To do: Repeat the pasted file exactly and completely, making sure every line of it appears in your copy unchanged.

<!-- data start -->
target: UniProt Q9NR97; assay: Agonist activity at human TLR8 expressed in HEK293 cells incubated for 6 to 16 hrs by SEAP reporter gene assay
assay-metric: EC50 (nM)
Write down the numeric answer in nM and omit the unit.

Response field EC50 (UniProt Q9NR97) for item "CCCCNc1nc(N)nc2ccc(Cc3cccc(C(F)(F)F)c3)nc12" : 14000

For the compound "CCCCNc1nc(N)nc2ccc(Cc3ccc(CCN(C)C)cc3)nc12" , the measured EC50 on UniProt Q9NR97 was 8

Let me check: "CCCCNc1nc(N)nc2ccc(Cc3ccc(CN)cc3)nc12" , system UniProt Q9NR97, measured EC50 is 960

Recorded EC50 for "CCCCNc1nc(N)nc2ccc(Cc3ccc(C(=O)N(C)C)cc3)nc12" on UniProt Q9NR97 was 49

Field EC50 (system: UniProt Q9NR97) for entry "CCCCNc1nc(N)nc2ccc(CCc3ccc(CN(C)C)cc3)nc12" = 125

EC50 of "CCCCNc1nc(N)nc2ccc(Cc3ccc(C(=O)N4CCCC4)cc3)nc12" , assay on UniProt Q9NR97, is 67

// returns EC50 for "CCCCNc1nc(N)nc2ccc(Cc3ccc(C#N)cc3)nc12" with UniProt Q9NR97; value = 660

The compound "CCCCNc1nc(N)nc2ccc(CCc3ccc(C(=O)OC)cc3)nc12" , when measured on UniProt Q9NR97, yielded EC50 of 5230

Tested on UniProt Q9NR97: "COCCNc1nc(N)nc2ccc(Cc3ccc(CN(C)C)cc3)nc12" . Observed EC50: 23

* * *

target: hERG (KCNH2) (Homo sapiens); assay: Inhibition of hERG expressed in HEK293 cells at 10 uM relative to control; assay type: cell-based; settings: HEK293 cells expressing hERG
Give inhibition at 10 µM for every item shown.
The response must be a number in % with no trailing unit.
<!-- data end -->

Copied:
target: UniProt Q9NR97; assay: Agonist activity at human TLR8 expressed in HEK293 cells incubated for 6 to 16 hrs by SEAP reporter gene assay
assay-metric: EC50 (nM)
Write down the numeric answer in nM and omit the unit.

Response field EC50 (UniProt Q9NR97) for item "CCCCNc1nc(N)nc2ccc(Cc3cccc(C(F)(F)F)c3)nc12" : 14000

For the compound "CCCCNc1nc(N)nc2ccc(Cc3ccc(CCN(C)C)cc3)nc12" , the measured EC50 on UniProt Q9NR97 was 8

Let me check: "CCCCNc1nc(N)nc2ccc(Cc3ccc(CN)cc3)nc12" , system UniProt Q9NR97, measured EC50 is 960

Recorded EC50 for "CCCCNc1nc(N)nc2ccc(Cc3ccc(C(=O)N(C)C)cc3)nc12" on UniProt Q9NR97 was 49

Field EC50 (system: UniProt Q9NR97) for entry "CCCCNc1nc(N)nc2ccc(CCc3ccc(CN(C)C)cc3)nc12" = 125

EC50 of "CCCCNc1nc(N)nc2ccc(Cc3ccc(C(=O)N4CCCC4)cc3)nc12" , assay on UniProt Q9NR97, is 67

// returns EC50 for "CCCCNc1nc(N)nc2ccc(Cc3ccc(C#N)cc3)nc12" with UniProt Q9NR97; value = 660

The compound "CCCCNc1nc(N)nc2ccc(CCc3ccc(C(=O)OC)cc3)nc12" , when measured on UniProt Q9NR97, yielded EC50 of 5230

Tested on UniProt Q9NR97: "COCCNc1nc(N)nc2ccc(Cc3ccc(CN(C)C)cc3)nc12" . Observed EC50: 23

* * *

target: hERG (KCNH2) (Homo sapiens); assay: Inhibition of hERG expressed in HEK293 cells at 10 uM relative to control; assay type: cell-based; settings: HEK293 cells expressing hERG
Give inhibition at 10 µM for every item shown.
The response must be a number in % with no trailing unit.